Inclusive work cultures – a priority for International Women’s Day 2022

Inclusive work cultures – a priority for International Women’s Day 2022

Today marks International Women’s Day (IWD), and it feels like no time at all since I wrote about IWD 2021, when the movement used #choosetochallenge as a message to encourage us to re-think gender norms.

This year, the theme is #breakthebias. We are being asked to imagine a gender equal world, free of bias, stereotypes and discrimination. A world that’s diverse, equitable and inclusive, and where difference is valued and celebrated.

This is a big ask, of course, and some days it might feel like progress is slow. On others, it’s easier to see how far we’ve come.

One of the strands of equality that we must keep returning to is that of women in the workplace. IWD 2022 wants us to forge ‘inclusive work cultures where women’s careers thrive and their achievements are celebrated’.

Of course, this makes great business sense, for why would we not want to support this talented cohort of the workforce? But the reality doesn’t always match up – and it can feel like it’s one step forward and two steps back.

So, what else still needs to change? Take the gender gap for instance. According to the World Economic Forum Global Gender Gap Report 2021, another generation of women will have to wait until there is gender parity – whether that’s in economic participation and opportunity, educational attainment, health and survival or political empowerment.

Its research shows that, since 2020, the time it will take for the gap to close has increased by a generation from 99.5 years to 135.6 years. One of the reasons for this is COVID-19, which has hit female-dominated industries, such as the consumer sector, non-profits and media and communication, particularly hard. This, combined with the additional pressures of providing care at home for children or vulnerable family members, has resulted in the re-opening of gaps that were beginning to close.

You could argue that no-one was ready for the full impact of COVID-19. We didn’t see it coming because we’d not seen it before. A mistake maybe, but one we can probably be forgiven for. Less forgivable is where we do nothing about the things we do know about – and menopause and the workplace is one of these issues.

According to the Office for National Statistics’ Labour Force Survey (Q2 2021), women of menopausal age (45-54) make up 11 per cent of all people in employment and 23 per cent of all women in employment – equating to 3.5 million women.

Some employers seem to want to dismiss the menopause as a cultural taboo that they can sweep under the carpet.  But things are changing. And about time, too.

According to figures from the HM Courts and Tribunals Service, the rate of employment tribunals referencing menopause has jumped from being cited in only five cases in the last nine months of 2018 to ten in the first six months of 2021.

These statistics demonstrate that while a problem clearly exists, the female workforce is finding its voice, as well as the confidence, to challenge the issue that unfortunately permeates workplaces up and down the country.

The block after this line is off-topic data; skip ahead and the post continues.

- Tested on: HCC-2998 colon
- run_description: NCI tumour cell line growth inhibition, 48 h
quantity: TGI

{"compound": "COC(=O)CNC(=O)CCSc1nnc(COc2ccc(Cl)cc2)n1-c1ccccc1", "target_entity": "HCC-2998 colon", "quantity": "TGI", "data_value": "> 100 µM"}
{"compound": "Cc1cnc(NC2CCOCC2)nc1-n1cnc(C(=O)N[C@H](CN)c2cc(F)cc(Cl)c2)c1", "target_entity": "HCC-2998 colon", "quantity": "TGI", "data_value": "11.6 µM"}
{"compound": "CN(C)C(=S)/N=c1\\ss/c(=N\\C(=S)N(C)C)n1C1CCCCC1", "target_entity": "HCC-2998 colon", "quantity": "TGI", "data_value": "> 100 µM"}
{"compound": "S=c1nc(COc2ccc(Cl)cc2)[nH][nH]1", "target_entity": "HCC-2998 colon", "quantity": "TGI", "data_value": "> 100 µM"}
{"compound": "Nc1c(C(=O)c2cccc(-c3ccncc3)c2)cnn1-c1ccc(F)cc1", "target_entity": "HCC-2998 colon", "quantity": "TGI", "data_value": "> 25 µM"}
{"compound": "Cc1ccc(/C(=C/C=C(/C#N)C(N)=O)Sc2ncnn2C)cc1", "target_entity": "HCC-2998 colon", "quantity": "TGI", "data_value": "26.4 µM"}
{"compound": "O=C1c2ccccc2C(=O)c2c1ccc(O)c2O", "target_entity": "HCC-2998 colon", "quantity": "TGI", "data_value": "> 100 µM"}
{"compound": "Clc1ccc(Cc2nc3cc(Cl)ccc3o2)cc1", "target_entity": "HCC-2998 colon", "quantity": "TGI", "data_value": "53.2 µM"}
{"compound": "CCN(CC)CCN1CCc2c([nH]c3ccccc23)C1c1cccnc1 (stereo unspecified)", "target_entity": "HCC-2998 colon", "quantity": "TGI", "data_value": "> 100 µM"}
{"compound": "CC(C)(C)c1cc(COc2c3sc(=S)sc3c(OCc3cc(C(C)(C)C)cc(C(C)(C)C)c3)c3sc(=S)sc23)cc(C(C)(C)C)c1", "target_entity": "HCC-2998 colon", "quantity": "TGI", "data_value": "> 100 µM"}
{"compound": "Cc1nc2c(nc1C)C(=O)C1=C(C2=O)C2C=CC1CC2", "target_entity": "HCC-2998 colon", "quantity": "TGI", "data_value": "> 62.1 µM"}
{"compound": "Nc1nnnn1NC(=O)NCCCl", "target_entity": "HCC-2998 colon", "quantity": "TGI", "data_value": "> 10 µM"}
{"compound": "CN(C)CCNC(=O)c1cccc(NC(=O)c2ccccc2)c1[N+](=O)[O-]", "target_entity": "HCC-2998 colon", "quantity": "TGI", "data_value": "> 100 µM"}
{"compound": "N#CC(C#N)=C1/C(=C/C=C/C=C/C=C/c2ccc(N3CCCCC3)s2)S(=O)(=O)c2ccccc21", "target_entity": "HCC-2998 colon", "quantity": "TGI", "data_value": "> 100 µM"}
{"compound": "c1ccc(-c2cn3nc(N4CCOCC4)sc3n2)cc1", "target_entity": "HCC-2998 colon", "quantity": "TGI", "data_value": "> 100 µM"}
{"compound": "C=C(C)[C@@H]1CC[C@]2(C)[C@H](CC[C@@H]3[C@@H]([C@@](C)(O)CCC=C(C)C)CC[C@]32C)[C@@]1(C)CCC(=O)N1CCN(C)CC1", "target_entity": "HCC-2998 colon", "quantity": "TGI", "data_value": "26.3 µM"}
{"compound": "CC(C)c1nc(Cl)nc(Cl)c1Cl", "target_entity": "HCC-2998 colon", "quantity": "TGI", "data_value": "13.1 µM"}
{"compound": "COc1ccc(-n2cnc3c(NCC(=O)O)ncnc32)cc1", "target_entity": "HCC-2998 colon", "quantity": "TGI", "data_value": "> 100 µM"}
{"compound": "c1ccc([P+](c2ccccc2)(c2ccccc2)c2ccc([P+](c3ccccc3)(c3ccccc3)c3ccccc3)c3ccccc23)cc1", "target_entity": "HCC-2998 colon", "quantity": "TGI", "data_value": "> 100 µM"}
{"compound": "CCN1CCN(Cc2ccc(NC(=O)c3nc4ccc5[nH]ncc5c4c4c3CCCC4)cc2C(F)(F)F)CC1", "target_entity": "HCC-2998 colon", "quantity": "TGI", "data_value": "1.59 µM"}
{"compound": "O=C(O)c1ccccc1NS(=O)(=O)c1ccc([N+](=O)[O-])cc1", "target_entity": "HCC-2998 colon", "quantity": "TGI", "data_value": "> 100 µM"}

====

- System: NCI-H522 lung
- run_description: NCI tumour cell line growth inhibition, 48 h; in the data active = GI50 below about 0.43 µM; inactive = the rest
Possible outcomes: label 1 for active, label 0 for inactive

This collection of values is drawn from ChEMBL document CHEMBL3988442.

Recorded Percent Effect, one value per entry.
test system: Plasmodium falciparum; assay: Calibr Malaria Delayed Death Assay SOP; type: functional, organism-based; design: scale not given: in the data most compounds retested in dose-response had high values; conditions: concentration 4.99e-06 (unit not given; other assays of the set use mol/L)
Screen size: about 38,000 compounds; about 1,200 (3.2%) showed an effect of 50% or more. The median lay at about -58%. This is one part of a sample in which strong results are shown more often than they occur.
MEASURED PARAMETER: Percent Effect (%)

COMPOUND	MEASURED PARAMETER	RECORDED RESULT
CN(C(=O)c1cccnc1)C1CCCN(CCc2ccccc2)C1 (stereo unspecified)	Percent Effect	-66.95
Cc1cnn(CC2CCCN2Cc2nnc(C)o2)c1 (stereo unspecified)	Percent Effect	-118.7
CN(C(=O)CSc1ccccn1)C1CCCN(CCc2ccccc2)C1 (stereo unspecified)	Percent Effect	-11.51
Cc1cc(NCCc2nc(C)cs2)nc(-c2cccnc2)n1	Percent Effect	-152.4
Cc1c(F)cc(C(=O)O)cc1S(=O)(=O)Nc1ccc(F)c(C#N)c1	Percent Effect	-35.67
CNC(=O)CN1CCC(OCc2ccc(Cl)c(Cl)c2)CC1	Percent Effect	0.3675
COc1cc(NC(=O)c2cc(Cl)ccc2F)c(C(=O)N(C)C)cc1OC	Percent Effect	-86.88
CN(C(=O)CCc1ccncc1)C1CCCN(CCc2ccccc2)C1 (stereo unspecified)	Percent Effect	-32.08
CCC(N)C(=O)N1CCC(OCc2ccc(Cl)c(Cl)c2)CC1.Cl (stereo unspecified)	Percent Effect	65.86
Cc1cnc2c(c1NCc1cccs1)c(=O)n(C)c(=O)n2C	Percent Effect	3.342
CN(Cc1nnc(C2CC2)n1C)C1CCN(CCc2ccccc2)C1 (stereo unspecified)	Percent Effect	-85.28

Such confidence is resulting in employment law specialists encouraging their clients to update their policies urgently to avoid litigation. But should it really take the threat of legal action for this to happen? Shouldn’t we all be looking at it through a much more positive lens, so it’s to do with the progressive reasons for supporting your female workforce and creating a collaborative workplace culture?

At Freshwater, we take the issue extremely seriously. We have launched a menopause policy to support our female colleagues and to educate our whole workforce as it is of relevance to everyone. We’re training managers to raise awareness, encourage dialogue and ensure that everyone feels empowered to raise issues openly and sensitively.

Even the government is cottoning on to the issue and doing something about it.  The Department for Work and Pensions has launched a team of 50 Plus Champions, a national network of advisors, who offer support to employers to help them retain their workforce over the age of 50, including women who are experiencing the menopause. Meanwhile, a new government menopause task force, co-chaired by Minister for Women’s Health, Maria Caulfield, and Labour MP for Swansea East, Carolyn Harris, will consider various methods of support, including sharing best menopause practice in the workplace.

And significantly, Wales is leading the way by offering menopause treatment – Hormone Replacement Therapy (HRT) – free on prescription.

With almost one in four women with serious menopause symptoms forced to leave work, it’s about time we create workplaces where women thrive throughout their career. Let’s not lose their experience, knowledge, skills, commitment and loyalty – just because we can’t talk openly about the menopause.

This article was written by our chief executive, Angharad Neagle, and featured in the Western Mail on 8 March 2022

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